Today, I asked my students to make a list of 5-10 songs that had meant something to them in their lives. I then asked them to choose one of those songs and to write an in-class essay on why the song had meaning. Given that I shouldn't ask my students to do something I'm not willing to do myself, I chose a song and began to write. Here goes....
Three years ago, I left Ithaca on a mad flight across the country. It's still not clear to me, 39 months later, what I was doing. The thing I remember from that time was the overwhelming urge to run, to leave--really, to flee--a life over which I felt I had lost all control. It wasn't that my life was without meaning--on the contrary, I would say there was too much meaning, too many things going on--and it was as if my brain short-circuited and the primal urge of fight or flight hijacked my brainwaves.
I had just left my marriage of 12 years, had just conquered an addiction to opiates that had enslaved me in a cycle of chronic pain and narced-out bliss, had decided to "become" a writer, and had just had my disability benefits run out. In short, my life was simultaneously chaos and re-birth, and being stuck in a tiny town in the middle of rural New York was not where I wanted to be.
On a Thursday afternoon, I announced to my soon-to-be-ex-husband and my two shell-shocked children that I was going back home to Seattle to look for a job, look for housing, and that when I got settled, I'd make a new life for my kids there.
It sounded almost rational. After all, Seattle was home, had been for my adolescence and most of my adult life, and even after eight years in Ithaca, that was definitely not home.
And so, less than 36 hours after my pronouncement, I pulled out of my former driveway in my '95 Sunfire and I set off to find myself.
For most people, finding oneself is a long, meandering journey with myriad steps along the way. Not for me, though. No sirree Bob. At the top of my list of character defects is impatience, and I wasn't wasting any time in getting where I thought I needed to go.
I was traveling on Labor Day weekend, and I did not have a cd player in my car, so I was entirely reliant on my car radio. The radio became my compulsive obsession. I have rules for the radio: no country stations and no Jesus. I was amazed at how quickly I could identify either. With Jesus stations, I'd say it was less than two seconds--there's a certain quality to the music played there that resembles Chinese water torture. I sense that hanging drop and I'm outta there. And with country stations? Well, when you're driving on I-90 and someone's speaking with a southern drawl, there's a good chance you're not listening to pop.
It was, however, one of those weekends where every Top 40 station was broadcasting some kind of theme for the weekend. And, given the fact that most radio stations are owned by a small number of media companies, it wasn't surprising to find that nearly all of them were running some form of nostalgia--it was either 70's music or 80's music. Take your pick. No wonder I was driving so bloody fast.
The first night on the road, I slept for three hours in a rest stop in Minnesota. (If you're following along on a map, I'll let you do the math in terms of miles.) The second night, exhausted, I stayed in a $26/night motel in western South Dakota. And the third day, I drove 16 straight hours and 1130 miles. I have no idea how fast I was going. My speedometer only went up to 110 mph and it was maxed out for most of Montana.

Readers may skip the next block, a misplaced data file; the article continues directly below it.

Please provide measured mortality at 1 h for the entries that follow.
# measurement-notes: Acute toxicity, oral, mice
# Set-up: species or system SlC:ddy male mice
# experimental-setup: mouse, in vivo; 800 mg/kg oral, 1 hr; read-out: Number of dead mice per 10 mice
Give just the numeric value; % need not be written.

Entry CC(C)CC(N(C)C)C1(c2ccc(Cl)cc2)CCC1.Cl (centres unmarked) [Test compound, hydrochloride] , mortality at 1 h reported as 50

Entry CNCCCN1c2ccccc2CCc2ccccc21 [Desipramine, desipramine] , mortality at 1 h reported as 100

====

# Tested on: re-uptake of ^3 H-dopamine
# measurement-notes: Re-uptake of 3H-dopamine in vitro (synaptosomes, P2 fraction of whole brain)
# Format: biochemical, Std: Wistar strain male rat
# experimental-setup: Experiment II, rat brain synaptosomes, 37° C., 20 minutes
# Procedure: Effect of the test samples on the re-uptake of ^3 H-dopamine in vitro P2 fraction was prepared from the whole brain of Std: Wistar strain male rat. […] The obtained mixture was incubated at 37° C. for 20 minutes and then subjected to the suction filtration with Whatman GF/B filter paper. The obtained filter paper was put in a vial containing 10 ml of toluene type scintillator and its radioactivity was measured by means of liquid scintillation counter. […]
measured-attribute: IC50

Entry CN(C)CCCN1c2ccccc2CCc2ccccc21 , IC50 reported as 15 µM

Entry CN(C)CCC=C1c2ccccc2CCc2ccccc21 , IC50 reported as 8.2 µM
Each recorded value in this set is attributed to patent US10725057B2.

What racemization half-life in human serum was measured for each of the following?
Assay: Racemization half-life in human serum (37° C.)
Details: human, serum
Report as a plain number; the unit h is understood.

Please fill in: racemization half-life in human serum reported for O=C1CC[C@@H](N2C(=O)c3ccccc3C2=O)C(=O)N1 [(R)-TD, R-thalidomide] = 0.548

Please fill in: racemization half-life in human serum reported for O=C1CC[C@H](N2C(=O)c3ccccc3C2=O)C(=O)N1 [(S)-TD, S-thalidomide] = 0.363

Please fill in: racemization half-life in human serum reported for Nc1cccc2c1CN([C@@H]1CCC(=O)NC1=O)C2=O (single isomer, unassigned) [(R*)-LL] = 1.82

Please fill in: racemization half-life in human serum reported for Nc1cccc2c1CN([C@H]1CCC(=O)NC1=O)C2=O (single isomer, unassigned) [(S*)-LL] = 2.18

What driving this fast did mean, however, was that I crossed the Cascades and came barrelling down into Seattle sometime after 11 pm on Labor Day, 60 hours after I had left Ithaca. And here's what I remember, the place I've been trying to get to when I first started writing this down in my room full of students.
I came across Mercer Island and began the last part of the journey: driving across the floating bridge across Lake Washington. The sky was dark, of course, and I don't actually remember if it was cloudy or not. But the city, which, when I was a kid hadn't been a city at all, just an overgrown town with magnificent views of the Sound and the mountains, the city was laid out before me. It's a forest of skyscrapers now, monuments to money, but on this night, they were all lit up. I had turned the radio back on, and as soon as I had come into range, had tuned it to FM 107, KNDD, the End. As it turned out, KNDD was doing a retrospective, too: The top 100 modern rock songs of all time. And as it turned out, close to midnight crossing the bridge, the d.j. mentioned that he was going to play the number-one song.
I had left Seattle in 1993, the tail-end of grunge, a year before Kurt Cobain committed suicide, but always, anything by Pearl Jam, Nirvana, Soundgarden, etc., would snap me back to home. And so when I heard the opening chords--and how could this song not have been the number-one modern rock song?--I thought it was a sign. I was almost catatonic from exhaustion, but I was awake enough to have one of THOSE moments. Fully present, fully aware, fully conscious that something in my life was opening up, changing. And so I sang. "With the lights out, it's less dangerous, here we are now, entertain us." I sang all of it. All the way across the bridge, coming home to my goddamned city, trying to reclaim my goddamned life, and not having a fucking clue how I was going to do it, but trying to take advice from a dead rock star. The window was down and I had tears in my eyes and I wanted to glean meaning from a song that it had taken me a long time to even figure out the words to.
If you know the last words to the song, then you know what I found in Seattle. I'll spare you the story of not being able to go home again. But I still love that song, love that city, love that moment.